9 1.2.3 Stakeholder Meeting 2 days 9/24/2009 9/25/2009 3, 8
10 1.3 Project Charter 4 days 9/28/2009 10/1/2009 7
11 1.3.1 Develop Charter 2 days 9/28/2009 9/29/2009
12 1.3.2 Revise 1 day 9/30/2009 9/30/2009 11
13 1.3.3 Approval 1 day 10/1/2009 10/1/2009 12
14 1.3.4 Project Charter Finalized and Approved 0 days 10/1/2009 10/1/2009 13
15 1.4 Preliminary Scope Statement 3 days 10/2/2009 10/6/2009 10
16 2.0 Project Planning 16 days 10/7/2009 10/28/2009 2
17 2.1 Project Kickoff Meeting 1 day 10/7/2009 10/7/2009
18 2.3 Develop Project Plan 11 days 10/8/2009 10/22/2009 17
19 2.3.1 Create Scope Statement 7 days 10/8/2009 10/16/2009
20 2.3.2 Create WBS 4 days 10/19/2009 10/22/2009 19
21 2.4 Prepare Cost Baseline and Schedule 4 days 10/23/2009 10/28/2009 20
22 2.4.1 Estminate Task Resources 2.5 days 10/23/2009 10/27/2009
23 2.4.2 Estimate Task Duration 2.5 days 10/23/2009 10/27/2009
24 2.4.3 Develop Budget 1 day 10/23/2009 10/23/2009
25 2.4.4 Create Gantt Chart 0.5 days 10/28/2009 10/28/2009 22 FS + 1 day
26 2.4.5 Create Network Diagram 0.5 days 10/28/2009 10/28/2009 22 FS + 1 day
27 2.5 Project Plan Approved 0 days 10/28/2009 10/28/2009 21
28 3.0 Project Design 10 days 10/29/2009 11/11/2009 16
29 3.1 Analyze Current System 5 days 10/29/2009 11/4/2009
30 3.1.1 Define User Requirements 3 days 10/29/2009 11/2/2009
31 3.1.2 Define System Requirements 2 days 11/3/2009 11/4/2009 30
32 3.2 Design 5 days 11/5/2009 11/11/2009 29
33 3.2.1 Define System Standards 2 days 11/5/2009 11/6/2009
34 3.2.2 User interface 2 days 11/9/2009 11/10/2009 33
35 3.2.3 Configuration 1 day 11/11/2009 11/11/2009 34
36 3.3 Review and Approval 0 days 11/11/2009 11/11/2009 29, 32
37 4.0 Project Implementation 41 days 11/12/2009 1/7/2010
38 4.1 Develop Software 37 days 11/12/2009 1/1/2010
39 4.1.1 Software Requirement Specifications 5 days 11/12/2009 11/18/2009 32
40 4.1.2 Develop Prototype 4 days 11/19/2009 11/24/2009 39
41 4.1.3 Review and Approval 2 days 11/25/2009 11/26/2009 40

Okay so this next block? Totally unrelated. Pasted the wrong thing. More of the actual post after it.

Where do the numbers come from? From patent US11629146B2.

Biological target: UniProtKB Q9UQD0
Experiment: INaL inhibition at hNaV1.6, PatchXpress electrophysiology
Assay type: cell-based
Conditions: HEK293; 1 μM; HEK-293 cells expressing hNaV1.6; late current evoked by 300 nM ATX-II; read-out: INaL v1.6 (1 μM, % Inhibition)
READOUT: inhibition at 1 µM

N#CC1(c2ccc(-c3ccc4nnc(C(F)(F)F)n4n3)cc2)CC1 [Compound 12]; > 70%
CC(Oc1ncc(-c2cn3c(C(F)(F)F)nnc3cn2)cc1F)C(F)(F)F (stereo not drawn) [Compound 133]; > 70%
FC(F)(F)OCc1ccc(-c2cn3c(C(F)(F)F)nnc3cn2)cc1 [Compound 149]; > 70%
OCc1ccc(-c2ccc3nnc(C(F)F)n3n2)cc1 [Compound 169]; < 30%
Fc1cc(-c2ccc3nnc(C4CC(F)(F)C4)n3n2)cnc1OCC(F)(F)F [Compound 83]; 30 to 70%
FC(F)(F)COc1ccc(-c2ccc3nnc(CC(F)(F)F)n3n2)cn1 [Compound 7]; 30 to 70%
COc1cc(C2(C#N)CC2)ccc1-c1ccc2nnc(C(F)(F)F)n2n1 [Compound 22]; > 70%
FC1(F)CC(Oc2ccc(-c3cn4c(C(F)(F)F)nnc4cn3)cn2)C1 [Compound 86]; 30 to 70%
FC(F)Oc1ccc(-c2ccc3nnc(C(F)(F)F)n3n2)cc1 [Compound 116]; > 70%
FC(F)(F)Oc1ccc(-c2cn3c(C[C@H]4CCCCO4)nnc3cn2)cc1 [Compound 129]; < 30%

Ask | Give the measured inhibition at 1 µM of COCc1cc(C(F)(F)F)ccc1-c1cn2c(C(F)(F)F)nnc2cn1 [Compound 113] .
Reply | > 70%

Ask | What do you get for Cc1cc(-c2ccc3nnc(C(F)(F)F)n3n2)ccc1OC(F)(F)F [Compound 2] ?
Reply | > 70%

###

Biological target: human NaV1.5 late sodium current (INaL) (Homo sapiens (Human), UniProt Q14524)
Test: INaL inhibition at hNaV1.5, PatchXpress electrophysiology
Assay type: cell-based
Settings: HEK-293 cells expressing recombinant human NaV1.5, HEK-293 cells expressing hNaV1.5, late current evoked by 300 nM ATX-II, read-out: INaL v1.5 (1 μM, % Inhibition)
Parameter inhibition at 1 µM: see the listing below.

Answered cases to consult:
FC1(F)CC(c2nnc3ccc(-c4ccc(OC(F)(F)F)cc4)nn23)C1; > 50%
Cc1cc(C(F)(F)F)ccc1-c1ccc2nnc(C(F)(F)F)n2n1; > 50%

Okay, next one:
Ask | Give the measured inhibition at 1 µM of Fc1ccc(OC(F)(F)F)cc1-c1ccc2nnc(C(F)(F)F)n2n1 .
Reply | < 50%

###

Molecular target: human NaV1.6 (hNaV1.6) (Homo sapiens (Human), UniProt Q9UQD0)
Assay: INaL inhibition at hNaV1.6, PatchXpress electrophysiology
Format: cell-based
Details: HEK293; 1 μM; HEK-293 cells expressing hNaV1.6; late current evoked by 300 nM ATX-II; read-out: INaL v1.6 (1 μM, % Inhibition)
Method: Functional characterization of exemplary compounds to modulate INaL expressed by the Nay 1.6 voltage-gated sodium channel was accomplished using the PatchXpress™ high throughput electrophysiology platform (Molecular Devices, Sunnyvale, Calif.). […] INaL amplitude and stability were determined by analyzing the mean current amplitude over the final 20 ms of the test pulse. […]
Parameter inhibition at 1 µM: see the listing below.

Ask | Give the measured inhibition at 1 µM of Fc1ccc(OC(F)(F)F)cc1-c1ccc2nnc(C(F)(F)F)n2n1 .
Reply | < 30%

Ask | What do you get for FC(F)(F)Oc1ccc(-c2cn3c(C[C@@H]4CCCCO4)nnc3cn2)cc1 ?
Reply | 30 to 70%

42 4.1.4 Software Coding 21 days 11/27/2009 12/25/2009 41
43 4.1.5 Debugging 5 days 12/28/2009 1/1/2010 42
44 4.2 User Manuals 2 days 11/12/2009 11/13/2009 32
45 4.3 Installation 2 days 1/4/2010 1/5/2010 38
46 4.4 Training 2 days 1/6/2010 1/7/2010 45
47 4.5 Coding completed 0 days 1/7/2010 1/7/2010 45, 46
48 5.0 Project Testing 15 days 1/8/2010 1/28/2010 37
49 5.1 Develop Test Cases 10 days 1/8/2010 1/21/2010
50 5.2 Execute Test Cases 5 days 1/22/2010 1/28/2010 49
51 5.3 Testing completed 0 days 1/28/2010 1/28/2010 50
52 6.0 Project Closing 7 days 1/29/2010 2/8/2010 48
53 6.1 Verify Deliverables Met 2 days 1/29/2010 2/1/2010
54 6.2 Gain User Acceptance 3 days 2/2/2010 2/4/2010 53
55 6.3 Project Closure 2 days 2/5/2010 2/8/2010 54
56 7.0 Project completed 0 days 2/8/2010 2/8/2010 52

The Gantt chart of the project is as shown below:

In order to calculate the cost of the project, each task was assigned a resource. The resource units were allocated instead of any particular resource. Also, an average cost of 30 SGD per hour was assumed for each resource. Once the resources were allocated, Microsoft Project again provided the costs based on the resource units required and the cost per hour of the resource.

Table 3: Cost per task and overall cost.